Congress V BJP: The Battle Of Ideologies

Posted by Vipul Gupta in Politics
January 8, 2018

From “Scandalous Nehru” to “Tinpot Shastri”, from “Wicked Indira Gandhi” to her “self-serving” son-Rajiv Gandhi, from “Insignificant Narasimha Rao” to the “Italian-born” Sonia Gandhi and “mute” Manmohan Singh. And now “Pappu” Rahul Gandhi. The Bharatiya Janata Party has branded them all.  

Amid an exponential rise in the politics of marketing and branding, a pitiable Congress failed to counter even a single one of these deplorable slanders. The BJP kept shaming its 70 years of governance, and forget about defending themselves with full integrity, they didn’t even point out their remarkable economic and social development data from the last ten years.                        

Well, understanding the Indian National Congress has always been a challenge, mostly because it has never remained ‘constant’. Be it in terms of ideology or organisational structure, the INC has changed itself time and again. The Congress under Nehru and the early years of Indira saw a socialist approach towards development, which changed drastically under Rajiv and then under Narasimha Rao.  

The voters in India have mostly supported the party which is able to present a strong and confident case of its ideology. No matter how deceiving and contradictory their ideology sounds, as long as they have it and present it right, they will win. It is in this sense that the Indian National Congress has had an edge over every other party in India. Whatever their approach might be, they always had an ideology and a vision ready to present to their voters – until Sonia Gandhi happened.

Sonia Gandhi, with her coalition gimmicks, led INC to a path of victory even without a political ideology. It is safe to say that despite several wonderful initiatives like NREGA, RTI, RTE, Food Security Bill and the futuristic Aadhar – she failed to stitch these into a political ideology in sync with Indian ambitions. And it is this ideological void which the BJP countered with their softcore Hindutva, Modinomics and Gujarat Model of Development (at least until late 2016, after which hardcore Hindutva has been dominating). It is essential to note here that it was never BJP’s Hindutva that led them to power, be it in 1998 or 2014. But if the Congress fails to fill the void, I am afraid that the reality is Hindutva might lead BJP to power in 2019.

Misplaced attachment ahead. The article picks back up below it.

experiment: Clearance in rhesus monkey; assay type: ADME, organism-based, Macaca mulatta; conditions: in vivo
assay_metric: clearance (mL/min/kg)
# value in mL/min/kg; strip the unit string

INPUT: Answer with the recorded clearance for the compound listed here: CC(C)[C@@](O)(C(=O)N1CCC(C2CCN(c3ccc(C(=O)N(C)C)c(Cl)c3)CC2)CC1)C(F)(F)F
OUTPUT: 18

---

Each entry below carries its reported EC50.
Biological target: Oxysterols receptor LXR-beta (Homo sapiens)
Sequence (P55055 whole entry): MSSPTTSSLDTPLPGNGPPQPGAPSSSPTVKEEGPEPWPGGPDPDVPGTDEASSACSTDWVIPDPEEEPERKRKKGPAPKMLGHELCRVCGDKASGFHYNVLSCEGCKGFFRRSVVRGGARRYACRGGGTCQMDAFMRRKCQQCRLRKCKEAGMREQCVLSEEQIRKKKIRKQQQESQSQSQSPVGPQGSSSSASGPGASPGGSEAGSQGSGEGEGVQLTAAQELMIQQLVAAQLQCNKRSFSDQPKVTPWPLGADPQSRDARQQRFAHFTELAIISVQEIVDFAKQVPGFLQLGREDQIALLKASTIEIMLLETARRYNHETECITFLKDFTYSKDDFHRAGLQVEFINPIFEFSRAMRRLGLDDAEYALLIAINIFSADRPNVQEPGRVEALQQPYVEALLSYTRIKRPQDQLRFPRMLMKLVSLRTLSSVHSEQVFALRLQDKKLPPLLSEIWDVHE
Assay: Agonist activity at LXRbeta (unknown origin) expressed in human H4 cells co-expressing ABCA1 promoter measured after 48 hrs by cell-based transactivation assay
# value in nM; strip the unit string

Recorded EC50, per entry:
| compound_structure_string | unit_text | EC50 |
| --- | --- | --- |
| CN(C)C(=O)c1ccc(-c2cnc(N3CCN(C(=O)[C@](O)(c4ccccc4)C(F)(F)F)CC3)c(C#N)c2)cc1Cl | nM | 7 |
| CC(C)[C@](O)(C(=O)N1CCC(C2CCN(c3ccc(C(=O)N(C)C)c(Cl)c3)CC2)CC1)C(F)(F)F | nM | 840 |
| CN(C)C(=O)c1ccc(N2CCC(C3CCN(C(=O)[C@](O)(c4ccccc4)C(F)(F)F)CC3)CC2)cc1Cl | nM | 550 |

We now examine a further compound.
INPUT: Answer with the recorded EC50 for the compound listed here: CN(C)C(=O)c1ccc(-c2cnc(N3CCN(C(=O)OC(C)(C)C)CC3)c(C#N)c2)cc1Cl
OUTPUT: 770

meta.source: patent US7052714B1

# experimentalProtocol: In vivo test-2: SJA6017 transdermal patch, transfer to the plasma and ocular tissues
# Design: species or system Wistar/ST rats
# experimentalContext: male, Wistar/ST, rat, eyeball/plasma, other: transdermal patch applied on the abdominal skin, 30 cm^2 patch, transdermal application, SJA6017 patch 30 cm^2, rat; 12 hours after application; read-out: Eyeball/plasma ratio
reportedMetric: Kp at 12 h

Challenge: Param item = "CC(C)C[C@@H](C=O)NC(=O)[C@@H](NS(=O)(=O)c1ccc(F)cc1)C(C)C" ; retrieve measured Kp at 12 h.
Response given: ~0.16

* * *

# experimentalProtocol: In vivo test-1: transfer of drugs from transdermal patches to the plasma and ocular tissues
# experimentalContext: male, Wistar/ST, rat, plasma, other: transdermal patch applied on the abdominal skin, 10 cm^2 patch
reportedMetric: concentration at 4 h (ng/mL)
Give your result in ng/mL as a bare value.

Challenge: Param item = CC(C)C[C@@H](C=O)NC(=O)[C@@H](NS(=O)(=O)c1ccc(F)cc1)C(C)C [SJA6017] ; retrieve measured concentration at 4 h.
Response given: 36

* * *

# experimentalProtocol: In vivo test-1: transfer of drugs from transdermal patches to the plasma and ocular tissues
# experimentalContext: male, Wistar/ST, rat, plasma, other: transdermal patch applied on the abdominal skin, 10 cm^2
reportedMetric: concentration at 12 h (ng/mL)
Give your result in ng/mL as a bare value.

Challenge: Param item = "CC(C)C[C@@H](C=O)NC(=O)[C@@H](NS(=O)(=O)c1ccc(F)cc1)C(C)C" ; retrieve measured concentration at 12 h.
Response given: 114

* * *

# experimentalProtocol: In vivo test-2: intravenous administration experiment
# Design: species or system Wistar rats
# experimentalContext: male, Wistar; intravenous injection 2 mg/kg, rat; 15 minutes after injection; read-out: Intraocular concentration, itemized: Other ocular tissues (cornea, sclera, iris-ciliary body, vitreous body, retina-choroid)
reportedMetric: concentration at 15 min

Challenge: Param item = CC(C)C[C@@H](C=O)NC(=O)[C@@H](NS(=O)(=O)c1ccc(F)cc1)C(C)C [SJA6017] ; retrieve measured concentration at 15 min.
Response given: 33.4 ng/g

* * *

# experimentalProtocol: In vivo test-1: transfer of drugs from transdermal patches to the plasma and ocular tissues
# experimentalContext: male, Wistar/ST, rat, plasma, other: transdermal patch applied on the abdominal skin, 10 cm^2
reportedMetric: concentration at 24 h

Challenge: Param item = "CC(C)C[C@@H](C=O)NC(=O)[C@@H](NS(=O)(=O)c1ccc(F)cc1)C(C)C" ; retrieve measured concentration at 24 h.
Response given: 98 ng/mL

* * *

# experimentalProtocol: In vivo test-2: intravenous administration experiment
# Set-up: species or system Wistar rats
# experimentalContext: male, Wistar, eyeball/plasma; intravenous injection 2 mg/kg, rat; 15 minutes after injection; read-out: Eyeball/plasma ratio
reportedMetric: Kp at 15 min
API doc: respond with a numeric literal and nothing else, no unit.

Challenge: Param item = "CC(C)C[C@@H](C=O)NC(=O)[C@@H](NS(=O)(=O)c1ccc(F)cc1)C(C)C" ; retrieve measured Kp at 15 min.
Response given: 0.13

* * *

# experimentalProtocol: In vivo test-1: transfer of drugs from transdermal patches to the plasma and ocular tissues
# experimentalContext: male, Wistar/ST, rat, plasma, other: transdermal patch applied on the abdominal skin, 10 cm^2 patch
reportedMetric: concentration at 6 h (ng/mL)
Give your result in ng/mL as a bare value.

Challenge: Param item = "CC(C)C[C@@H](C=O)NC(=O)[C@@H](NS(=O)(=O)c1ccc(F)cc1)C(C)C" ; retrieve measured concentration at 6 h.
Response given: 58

The BJP very smartly has been setting the ground for the same over the past few years by polarising the nation on the basis of religion, caste, language, and even water, and yet they are successfully painting an image wherein it is the Congress which is responsible for all these deeds (as seen in the Gujarat Elections). They have been altering the conscience of the people of this nation by feeding them extensively dangerous content through social media and WhatsApp. They have been dominating a certain section of media without letting the general public get wary of it. How? By saying its the other half of the media that is being dominated by the Congress, and their half is just the neutral one.

And if not stopped in 2019- when they will be winning an election purely on the basis of Hindutva – defeating them in future will become much more difficult for Congress. The BJP will get enough boost and confidence to fulfil the core agenda of RSS, an agenda which it has been pushing since its inception – that of a Hindu nation. And unfortunately, like caste-based reservation, there won’t be any going back.

Why Will 2019 Be The Year Of Hindutva For BJP?

Unlike UPA-I, which presented NREGA, RTI and its admirable economic and social agenda as its flagship policies with a generous enough impact on the lives of people, the BJP has nothing to present except Swachh Bharat Abhiyan – which too is limited to just railway stations. Their Jan Dhan Yojna had little impact on lives of account holders and Make in India hasn’t really been able to deliver jobs and revenue (expect to a select few campaign donors- Baba Ramdev included). Demonetisation and GST will certainly demonise them, and the rest are repackaged and rebranded policies – some of the UPA era and some even older. Now, one might argue that these repackaged policies are being implemented more enthusiastically – but the truth is the people have seen it all in UPA-I and early UPA-II years and they won’t vote in the name of these repackaged policies.

So what else is left with Modi? Hindutva. Gujarat was an example of this – when everything else failed, Hindutva saved them. But as always, people showed their resistance to voting just in the name of Hindutva, reducing their tally significantly.

The Way Out?

Congress needs to present its own ideology – whatever it might be, people need an ideology to vote for. And they need it immediately, otherwise, the nation will vote for Hindutva. Or, for all the optimistic readers out there, let’s hope together that the BJP changes its path, and presents new and real flagship policies in Budget 2018.